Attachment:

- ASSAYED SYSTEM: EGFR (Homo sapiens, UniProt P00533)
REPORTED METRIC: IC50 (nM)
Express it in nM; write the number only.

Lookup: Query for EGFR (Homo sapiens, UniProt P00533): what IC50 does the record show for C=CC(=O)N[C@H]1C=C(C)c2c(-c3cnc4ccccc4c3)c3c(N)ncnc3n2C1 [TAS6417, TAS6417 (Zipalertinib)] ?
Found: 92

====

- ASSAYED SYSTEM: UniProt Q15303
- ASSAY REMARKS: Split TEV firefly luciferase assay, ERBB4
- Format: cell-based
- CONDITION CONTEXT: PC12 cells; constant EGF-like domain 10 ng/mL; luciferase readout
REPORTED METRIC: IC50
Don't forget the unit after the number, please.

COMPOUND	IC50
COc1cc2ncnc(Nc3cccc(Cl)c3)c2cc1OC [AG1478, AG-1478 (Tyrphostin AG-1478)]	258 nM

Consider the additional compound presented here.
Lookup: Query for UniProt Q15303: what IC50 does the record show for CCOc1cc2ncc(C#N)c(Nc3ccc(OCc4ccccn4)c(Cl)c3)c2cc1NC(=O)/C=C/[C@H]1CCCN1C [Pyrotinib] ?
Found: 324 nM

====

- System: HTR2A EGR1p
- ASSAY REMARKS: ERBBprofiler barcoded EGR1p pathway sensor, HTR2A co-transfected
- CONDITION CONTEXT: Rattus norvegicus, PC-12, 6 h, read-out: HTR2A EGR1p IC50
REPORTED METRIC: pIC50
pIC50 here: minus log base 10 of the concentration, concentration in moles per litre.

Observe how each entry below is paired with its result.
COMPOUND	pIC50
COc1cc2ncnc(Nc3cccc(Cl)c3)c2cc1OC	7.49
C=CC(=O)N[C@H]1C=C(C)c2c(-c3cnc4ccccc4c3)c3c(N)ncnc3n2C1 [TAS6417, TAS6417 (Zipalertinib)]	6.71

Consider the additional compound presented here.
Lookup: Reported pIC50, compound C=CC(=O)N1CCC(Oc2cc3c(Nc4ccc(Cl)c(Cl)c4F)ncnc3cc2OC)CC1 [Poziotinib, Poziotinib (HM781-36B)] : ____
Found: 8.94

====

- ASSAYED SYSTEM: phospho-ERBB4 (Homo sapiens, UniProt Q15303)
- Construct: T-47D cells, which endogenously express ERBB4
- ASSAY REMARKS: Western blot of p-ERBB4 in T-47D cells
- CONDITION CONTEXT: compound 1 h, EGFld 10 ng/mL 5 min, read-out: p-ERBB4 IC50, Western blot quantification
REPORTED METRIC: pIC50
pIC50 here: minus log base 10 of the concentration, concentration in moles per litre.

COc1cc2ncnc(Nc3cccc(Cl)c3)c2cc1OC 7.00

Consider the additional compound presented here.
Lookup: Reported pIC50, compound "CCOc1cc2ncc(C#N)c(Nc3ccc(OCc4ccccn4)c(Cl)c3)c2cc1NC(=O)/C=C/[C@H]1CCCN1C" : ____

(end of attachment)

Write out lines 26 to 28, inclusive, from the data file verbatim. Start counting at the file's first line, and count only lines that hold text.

COc1cc2ncnc(Nc3cccc(Cl)c3)c2cc1OC	7.49
C=CC(=O)N[C@H]1C=C(C)c2c(-c3cnc4ccccc4c3)c3c(N)ncnc3n2C1 [TAS6417, TAS6417 (Zipalertinib)]	6.71

Consider the additional compound presented here.